the Chinese border with Vietnam in Guangxi province were transacted with yuan.
The remaining 4% were transacted in US dollars.
Myanmar, China's close
ally, tied the total Hong Kong/Macau circulation amount, having 5 billion yuan
circulating within its borders. However, due to Myanmar's lower gross domestic product and unstable currency, the
yuan has become much more important to daily transactions, especially in the
north, and has become known throughout the country as the "little dollar".
An even more striking case is North Korea. North Korea's yuan in
circulation in 2004 was an estimated 2.75 billion yuan; it had by then grown
over 900% from only 300 million yuan in 2001. This rapid growth is tied to a
burgeoning black market in North Korea capitalizing on trade with China whose
nexus is at Changbai, a city on the northern shore of the Yalu River in Jilin
province. The relative international isolation of Myanmar and North Korea,
combined with their dependence on Chinese trade, makes the yuan circulation
within these countries much more important despite the lower overall numbers
compared with Hong Kong, Macau, or Vietnam.
Of the other countries
bordering China, only Mongolia, Laos and Russia seem to have substantial yuan,
with 1.25 billion, 650 million and 500 million, respectively. Together, the
Central Asian countries could only account for roughly 25 million circulating
yuan, according to statistics. For countries not bordering China, the numbers
are more uncertain, with Thailand being estimated to have 4.4 billion yuan in
circulation, and the rest being uncertain.
The Chinese government is not
standing by and taking a hands-off approach to the spread of the yuan. Over the
past year, China has completed currency swaps worth 650 billion yuan with
several countries and territories, including Hong Kong, South Korea, Indonesia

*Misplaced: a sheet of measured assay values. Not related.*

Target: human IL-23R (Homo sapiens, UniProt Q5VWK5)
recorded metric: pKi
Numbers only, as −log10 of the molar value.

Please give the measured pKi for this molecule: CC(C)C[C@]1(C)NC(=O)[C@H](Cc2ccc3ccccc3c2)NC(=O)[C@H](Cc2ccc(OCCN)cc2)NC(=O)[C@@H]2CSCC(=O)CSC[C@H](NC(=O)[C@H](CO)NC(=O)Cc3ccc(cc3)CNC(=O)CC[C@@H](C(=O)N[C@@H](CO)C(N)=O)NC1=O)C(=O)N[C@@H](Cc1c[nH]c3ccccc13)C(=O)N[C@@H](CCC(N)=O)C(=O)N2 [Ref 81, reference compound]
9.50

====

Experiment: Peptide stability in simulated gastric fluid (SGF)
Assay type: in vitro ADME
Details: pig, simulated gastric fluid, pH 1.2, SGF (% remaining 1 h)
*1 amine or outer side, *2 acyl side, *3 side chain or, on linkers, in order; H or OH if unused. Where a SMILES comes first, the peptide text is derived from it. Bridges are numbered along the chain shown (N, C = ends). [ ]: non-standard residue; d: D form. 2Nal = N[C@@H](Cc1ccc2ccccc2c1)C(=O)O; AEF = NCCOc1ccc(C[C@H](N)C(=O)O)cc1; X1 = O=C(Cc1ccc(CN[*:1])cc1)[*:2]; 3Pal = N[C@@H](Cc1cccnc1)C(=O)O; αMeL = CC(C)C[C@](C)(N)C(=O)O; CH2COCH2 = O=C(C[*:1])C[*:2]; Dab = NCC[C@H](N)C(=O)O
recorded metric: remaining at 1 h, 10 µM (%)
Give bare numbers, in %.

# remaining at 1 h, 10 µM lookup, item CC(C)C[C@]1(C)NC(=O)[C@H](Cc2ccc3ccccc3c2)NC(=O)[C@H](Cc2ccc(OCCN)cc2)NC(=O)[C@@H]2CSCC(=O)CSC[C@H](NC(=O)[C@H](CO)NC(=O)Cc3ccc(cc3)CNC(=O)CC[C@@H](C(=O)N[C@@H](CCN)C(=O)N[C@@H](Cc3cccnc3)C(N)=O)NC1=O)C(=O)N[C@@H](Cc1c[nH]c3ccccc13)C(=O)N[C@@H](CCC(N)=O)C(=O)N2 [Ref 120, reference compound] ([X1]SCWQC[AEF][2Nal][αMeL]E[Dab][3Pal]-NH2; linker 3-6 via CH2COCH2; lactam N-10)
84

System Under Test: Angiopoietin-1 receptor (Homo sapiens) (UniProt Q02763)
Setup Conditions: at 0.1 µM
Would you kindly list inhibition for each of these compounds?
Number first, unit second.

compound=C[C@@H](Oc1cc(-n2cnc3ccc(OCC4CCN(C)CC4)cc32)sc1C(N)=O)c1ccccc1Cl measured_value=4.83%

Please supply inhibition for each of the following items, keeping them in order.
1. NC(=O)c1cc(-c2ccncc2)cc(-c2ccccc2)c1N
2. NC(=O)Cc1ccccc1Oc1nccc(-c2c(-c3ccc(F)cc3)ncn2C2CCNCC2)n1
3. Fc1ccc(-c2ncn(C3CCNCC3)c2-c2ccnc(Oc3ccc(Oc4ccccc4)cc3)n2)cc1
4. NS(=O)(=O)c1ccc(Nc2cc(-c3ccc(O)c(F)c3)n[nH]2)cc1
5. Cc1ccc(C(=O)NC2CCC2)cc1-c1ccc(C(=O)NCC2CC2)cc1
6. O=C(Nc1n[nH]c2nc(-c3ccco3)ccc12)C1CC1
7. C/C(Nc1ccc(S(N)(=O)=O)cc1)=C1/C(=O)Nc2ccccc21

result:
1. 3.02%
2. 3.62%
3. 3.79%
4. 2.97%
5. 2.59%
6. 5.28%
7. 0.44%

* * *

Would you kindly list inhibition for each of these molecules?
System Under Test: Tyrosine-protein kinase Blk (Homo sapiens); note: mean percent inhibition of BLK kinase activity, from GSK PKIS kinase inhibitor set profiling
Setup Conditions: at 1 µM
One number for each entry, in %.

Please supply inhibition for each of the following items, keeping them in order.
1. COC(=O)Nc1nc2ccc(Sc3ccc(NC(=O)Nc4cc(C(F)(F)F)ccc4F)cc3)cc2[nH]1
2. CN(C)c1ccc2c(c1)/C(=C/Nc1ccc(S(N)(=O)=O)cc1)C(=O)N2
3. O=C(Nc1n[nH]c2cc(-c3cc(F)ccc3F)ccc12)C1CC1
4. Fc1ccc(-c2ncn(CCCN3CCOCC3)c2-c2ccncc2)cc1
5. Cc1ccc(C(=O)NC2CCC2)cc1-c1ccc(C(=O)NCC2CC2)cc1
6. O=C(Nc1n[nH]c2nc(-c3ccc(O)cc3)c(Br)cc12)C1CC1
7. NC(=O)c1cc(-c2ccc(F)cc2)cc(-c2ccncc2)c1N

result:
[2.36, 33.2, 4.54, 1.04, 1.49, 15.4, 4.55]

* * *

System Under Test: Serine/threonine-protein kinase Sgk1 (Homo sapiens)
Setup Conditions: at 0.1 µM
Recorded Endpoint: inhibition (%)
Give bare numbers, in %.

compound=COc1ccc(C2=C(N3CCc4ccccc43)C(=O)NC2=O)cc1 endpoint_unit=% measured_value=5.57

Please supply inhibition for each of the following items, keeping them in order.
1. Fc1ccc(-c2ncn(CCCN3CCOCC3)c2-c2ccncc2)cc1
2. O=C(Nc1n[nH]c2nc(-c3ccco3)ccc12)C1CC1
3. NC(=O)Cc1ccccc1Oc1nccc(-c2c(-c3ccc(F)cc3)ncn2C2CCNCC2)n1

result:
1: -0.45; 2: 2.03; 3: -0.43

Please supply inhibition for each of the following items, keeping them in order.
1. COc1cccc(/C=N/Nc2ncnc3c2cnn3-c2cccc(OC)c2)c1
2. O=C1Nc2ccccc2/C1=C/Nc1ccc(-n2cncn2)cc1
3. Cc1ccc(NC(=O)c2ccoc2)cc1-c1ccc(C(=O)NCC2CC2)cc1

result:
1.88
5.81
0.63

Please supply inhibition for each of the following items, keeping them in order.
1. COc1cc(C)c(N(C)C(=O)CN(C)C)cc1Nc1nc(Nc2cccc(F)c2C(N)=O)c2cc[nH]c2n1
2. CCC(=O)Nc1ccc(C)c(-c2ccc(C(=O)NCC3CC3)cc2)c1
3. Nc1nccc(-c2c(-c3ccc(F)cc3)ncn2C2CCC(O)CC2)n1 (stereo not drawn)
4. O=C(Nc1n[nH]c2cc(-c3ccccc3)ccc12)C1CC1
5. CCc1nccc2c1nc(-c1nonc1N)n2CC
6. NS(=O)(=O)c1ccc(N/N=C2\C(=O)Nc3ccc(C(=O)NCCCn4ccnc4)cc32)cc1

and Malaysia, and even as far off as Argentina and Belarus.
of a currency swap is to exchange a large amount of the two currencies of each
nation at a fixed rate in order to allow trading partners to have yuan on-hand
for convertibility or foreign exchange reserves if necessary. Since the yuan is
not freely convertible otherwise, it is nearly impossible for governments to
aggregate large amounts of yuan at relatively stable market rates. In
addition, the regionalization of the yuan is having some unintended help from
several nations that are experiencing severely high inflation, such as Myanmar,
or which have recently devalued, such as Vietnam and North Korea. The loss of
value of these currencies and the importance of Chinese suppliers to local
businesses will likely strengthen the hand of the yuan as a means of regional
This regionalization is welcomed by China as a first step in
making the yuan a global currency. It will one day be followed by a free
floating yuan, though this will happen in accordance with a strategy of China's
rising economic power and interests rather than due to pressure from Western
trading partners. Though the yuan may not be a global currency for years, it is
now an essential part of the East Asian
Reginald Smith is at the
Bouchet-Franklin Institute in Atlanta, USA.